With his MBA from Wharton, Mr. Tompkins is a natural fit for engendering better commerce for the 5,000 businesses that are peppered throughout his constituency - the area encompassing 40th to 53rd Streets, between Sixth and Eight Avenues. Also part of his constituency is New York's "Restaurant Row, the bustling block on West 46th Street between Eighth and Ninth Avenues.
Through property assessments, these businesses contribute to the annual $10 million budget of the Times Square Alliance, which Mr. Tompkins has headed for the last three years. Their own revenues are driven substantially by the 33 million tourists who traverse Times Square each year, accounting for 80% of the tourists who come to New York annually.
Technically, Mr. Tompkins' constituency is known as a "business improvement district," or BID. Of the city's 50 BIDs, Times Square is the third largest in size, after the Downtown Alliance and the Grand Central Partnership.
So when he isn't meeting with the area's businessmen and with Mr. Straus, how does he spend his time?
"Working," Mr. Tompkins said, firmly.
That work involves tending to the redesign of Duffy Square, and developing better ways to manage pedestrian and vehicular traffic. It involves planning for new underground facilities to house the additional broadcast equipment that's installed for coverage of the New Year's Eve celebrations. And it involves attempting to ensure smoother coordination among city agencies that participate in the creation and maintenance of Times Square's well-being.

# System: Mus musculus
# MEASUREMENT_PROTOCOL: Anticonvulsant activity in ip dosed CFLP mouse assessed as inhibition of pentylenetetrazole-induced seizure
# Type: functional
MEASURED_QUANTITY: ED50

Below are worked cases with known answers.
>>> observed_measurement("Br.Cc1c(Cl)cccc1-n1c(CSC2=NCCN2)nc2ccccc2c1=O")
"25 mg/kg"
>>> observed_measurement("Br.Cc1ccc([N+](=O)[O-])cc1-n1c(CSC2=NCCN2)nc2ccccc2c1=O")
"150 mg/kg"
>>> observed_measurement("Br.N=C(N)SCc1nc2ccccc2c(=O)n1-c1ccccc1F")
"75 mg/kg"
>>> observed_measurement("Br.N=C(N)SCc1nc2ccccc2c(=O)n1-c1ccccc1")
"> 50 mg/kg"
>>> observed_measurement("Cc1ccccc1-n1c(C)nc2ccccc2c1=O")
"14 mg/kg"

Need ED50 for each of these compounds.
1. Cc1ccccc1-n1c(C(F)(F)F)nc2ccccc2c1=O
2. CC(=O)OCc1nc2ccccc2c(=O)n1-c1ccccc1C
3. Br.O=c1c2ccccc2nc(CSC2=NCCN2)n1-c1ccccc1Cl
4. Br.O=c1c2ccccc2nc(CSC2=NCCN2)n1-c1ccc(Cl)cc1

"The biggest challenge is to stay focused on the concept of Times Square as a complex public space - not just an intersection for streets, or a performance center, or a massive broadcasting booth, or as a place to watch electronic billboards," Mr. Tompkins said.
The billboards festooning One Times Square are certainly a financial boon for the building's owner, the realty firm of Jamestown, with some signs costing several million dollars in leasing fees. The firm bought the building from Lehman Brothers in 1997 for more than $100 million.
That was some $75 million more than what the investment bank had paid for One Times Square when it acquired it in 1995.
Mr. Straus, a graduate of Haverford College and the Emory University School of Law, was associated with Lehman Brothers at the time. With the blessings of the 155-year-old firm, he launched Countdown Entertainment.
"The idea was to enhance the euphoria of the 'Moment' by developing better marketing strategies," Mr. Straus said.
Among other things, that meant setting up the event's own video feed for networks such as NBC, Fox, ESPN, and global broadcast outlets.
It meant, perhaps most importantly, increasing the event's budget $3 million from $100,000. Mr. Straus - along with Mr. Tompkins - accomplished that by creating new ways to integrate sponsorships into the event.
And what, besides his anxiety tomorrow night, what would Mr. Straus be experiencing as the million-dollar Waterford Ball slides down its pole?
"Total delight," Mr. Straus said. "And the realization that this event will be around long after I am gone."
Senior Writer and Global-Affairs Columnist